Skip Navigation



A couple of weeks ago, Rob and I had the privilege of hosting five college students in Three Rivers over spring break. One of the highlights of our time was being able to cook together every evening at The Hermitage, where we stayed for most of the week.

On our first day, we planned our menu and went shopping. First stop: Miller's Discount, an Amish grocery store out in the country near Centreville, Michigan. Miller's, entirely non-electric with propane-powered lamps and refrigeration, carries bulk dry goods, canned foods, lots of candy, and several refrigerated items like cheese and ice cream. We purchased what we could there and then, for the sake of contrast, headed to Meijer to get the rest of our items.

Our menu for the week was pretty simple, yet amazing. Here's a summary:

  • SATURDAY DINNER: Mabodofu, an Asian stir fry made by Johnathan who's spent a lot of time in southeast Asia

  • SUNDAY LUNCH: Chocolate chili from Marian's all-chocolate cookbook and made with fair trade chocolate from World Fare

  • SUNDAY DINNER: Potato Leek Soup for an Irish-themed potluck with the local sustainable food group (Our soup was joined by soda bread with homemade jams and butters, several stews with local beef, Guinness bread and several other delights.)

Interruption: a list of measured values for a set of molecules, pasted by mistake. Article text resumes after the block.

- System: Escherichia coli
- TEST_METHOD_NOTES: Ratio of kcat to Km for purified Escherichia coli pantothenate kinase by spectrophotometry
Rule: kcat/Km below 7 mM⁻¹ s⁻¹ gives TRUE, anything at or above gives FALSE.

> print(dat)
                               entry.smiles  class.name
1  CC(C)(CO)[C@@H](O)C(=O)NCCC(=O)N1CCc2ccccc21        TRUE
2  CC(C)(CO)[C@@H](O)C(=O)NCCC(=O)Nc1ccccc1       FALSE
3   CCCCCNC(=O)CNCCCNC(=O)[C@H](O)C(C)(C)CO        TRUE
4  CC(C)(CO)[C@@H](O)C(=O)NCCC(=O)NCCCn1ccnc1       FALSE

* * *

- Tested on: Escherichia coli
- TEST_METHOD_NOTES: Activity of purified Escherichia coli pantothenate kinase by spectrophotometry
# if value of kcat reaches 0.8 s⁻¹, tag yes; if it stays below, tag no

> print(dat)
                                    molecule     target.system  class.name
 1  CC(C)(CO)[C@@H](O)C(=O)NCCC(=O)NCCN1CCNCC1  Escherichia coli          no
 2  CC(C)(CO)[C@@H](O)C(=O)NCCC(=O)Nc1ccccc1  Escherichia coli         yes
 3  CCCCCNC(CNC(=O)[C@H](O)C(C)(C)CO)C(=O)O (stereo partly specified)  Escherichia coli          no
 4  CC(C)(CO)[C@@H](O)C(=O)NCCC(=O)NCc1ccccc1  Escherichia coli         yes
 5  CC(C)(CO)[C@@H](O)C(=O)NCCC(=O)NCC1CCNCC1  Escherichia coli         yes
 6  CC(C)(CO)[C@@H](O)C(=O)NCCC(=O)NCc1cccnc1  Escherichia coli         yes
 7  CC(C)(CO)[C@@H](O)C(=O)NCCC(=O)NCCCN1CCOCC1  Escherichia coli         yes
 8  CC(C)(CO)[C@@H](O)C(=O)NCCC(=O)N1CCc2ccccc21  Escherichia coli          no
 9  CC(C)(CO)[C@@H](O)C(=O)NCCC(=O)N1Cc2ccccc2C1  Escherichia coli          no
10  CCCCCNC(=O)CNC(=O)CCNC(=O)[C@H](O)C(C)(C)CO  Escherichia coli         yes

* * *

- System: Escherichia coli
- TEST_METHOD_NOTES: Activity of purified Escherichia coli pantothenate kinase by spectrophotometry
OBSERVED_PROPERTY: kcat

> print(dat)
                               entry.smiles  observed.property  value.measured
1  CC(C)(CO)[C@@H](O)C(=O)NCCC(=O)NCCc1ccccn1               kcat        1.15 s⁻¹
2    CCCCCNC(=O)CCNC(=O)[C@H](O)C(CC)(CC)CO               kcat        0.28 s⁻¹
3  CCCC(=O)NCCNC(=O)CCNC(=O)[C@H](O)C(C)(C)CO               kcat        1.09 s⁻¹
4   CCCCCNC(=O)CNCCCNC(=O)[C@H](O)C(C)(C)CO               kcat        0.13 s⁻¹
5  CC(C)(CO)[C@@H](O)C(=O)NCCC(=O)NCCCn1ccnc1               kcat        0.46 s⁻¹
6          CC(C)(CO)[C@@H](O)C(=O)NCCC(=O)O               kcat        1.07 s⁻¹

• MONDAY DINNER: White Bean Spinach Pasta, Curried Carrot Soup made with milk from a local cow and overwintered carrots we helped dig that afternoon at White Yarrow Farm

  • TUESDAY DINNER: Moosewood calzones with two fillings (eggplant and spinach), that somehow expanded to also include pizza and pasta

  • WEDNESDAY DINNER: Veggie Kapow (vegetables in foil packages) with a selection of Asian, Italian and Indian seasoning cooked over an outdoor fire

  • THURSDAY DINNER: An amazing Korean meal prepared for us by Julie, who does small catering jobs on the side and lived in Korea for a year and a half

  • FRIDAY DINNER: Yam curry with rice and potato cakes

  • SATURDAY DINNER: Shrimp scampi, mushroom pasta and roasted broccoli graciously prepared for us by Barb, who wanted to serve those who served all week in the community.

We also ate homemade granola, oatmeal and scones for breakfasts, and had a steady supply of David's homemade breads throughout the week.

Instead of cooking a variety of perfunctory meals designed to be quick and cheap, meal times turned into extended communal rituals--from the shopping to the cooking to the eating to the cleaning up--that provided a perfect backdrop for reflection on our experiences and stories. Who says college students have to eat Ramen and pizza all the time? What made it possible:

  • having a decent budget for food (total came to about $7 per person/day)

  • cultivating a collaborative spirit with willingly helpful participants

  • having open-ended time and space for cooking and eating

  • commitment to flexibility for vegan and vegetarian diets

  • willingness to improvise on short notice

  • access to a well-stocked kitchen

  • knowing the area well enough to be able to access local foods

See more details about the Three Rivers spring break trip at the Imagining Space blog under the March 2010 posts.